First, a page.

Author Archives: The Quantum Realist

The Quantum Catechism

Over recent years much has been said about the similarities between religion and science.  Religion and science, and especially physics, it are said are on a convergent path.  The religious establishment is particularly fond of this idea, especially when spoken by a scientist, since it enhances their credibility, bolsters their position of authority and helps recruit […]

Olber’s Paradox

Olber’s paradox dates back to the 16th century and is often cited as evidence to support the idea that the universe had a finite beginning in the form of a Big Bang.  The paradox concerns the idea that a dark night sky conflicts with the idea that the universe is infinite, eternal and static.   It is named after […]

The GUTs of the Matter

Scientists have long sought to show that various different forces of nature are in fact just different manifestations of a single common force.  It is felt that by doing so it will offer insights into the way the universe works and produce a much simpler model. The pressure to simplify our understanding of the universe […]

Relativity and Orbital Motion or How to win at the Game of Monopoly Using Special Relativity

The Muon is a small electrically charged particle, much like an electron only more massive.  Muons are especially useful when it comes to testing and measuring the effects of special relativity. This comes about for a number of reasons.  Firstly the muon carries an electric charge, which means that it can be manipulated by means […]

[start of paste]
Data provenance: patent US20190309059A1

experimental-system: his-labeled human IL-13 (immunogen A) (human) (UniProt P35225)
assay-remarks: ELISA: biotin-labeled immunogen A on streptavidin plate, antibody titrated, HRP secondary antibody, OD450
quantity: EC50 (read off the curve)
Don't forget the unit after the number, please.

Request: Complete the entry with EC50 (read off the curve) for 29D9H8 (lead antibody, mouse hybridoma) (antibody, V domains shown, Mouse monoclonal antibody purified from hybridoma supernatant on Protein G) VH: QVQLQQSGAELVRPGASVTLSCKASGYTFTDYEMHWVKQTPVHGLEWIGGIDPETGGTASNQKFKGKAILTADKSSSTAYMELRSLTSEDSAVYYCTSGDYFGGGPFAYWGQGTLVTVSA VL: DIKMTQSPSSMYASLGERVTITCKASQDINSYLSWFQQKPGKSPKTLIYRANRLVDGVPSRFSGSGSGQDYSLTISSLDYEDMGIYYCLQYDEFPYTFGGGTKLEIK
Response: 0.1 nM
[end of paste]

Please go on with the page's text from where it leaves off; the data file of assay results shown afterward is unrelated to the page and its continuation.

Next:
Not so sure about the Heisenberg Uncertainty Principle?

Werner Heisenberg (1901 – 1976) was a German physicist who studied physics and mathematics in Munich.  He studied under Arnold Sommerfeld alongside Wolfgang Pauli, but it was when he first met Niels Bohr that his interest in quantum physics and his career took off. In 1926 he was working on a way to explain the […]

Particles that wave or waves that particle?

What the Michelson Morley experiment really shows, and what most modern theories fail to recognise, is that empty space is incapable of supporting a wave.  The fact that there is no ether means that all that is left which can support a wave is material and material, be it matter or antimatter is made of […]

An experiment to determine whether the universe is expanding

In the 19th century the German physicist Joseph von Fraunhofer (1787-1826) discovered that the solar spectrum contains a number of dark bands.  Fraunhofer made a detailed study of the wavelengths of these lines and later it was discovered independently by Bunsen and Kirchhoff that each chemical element has a characteristic set of these so called […]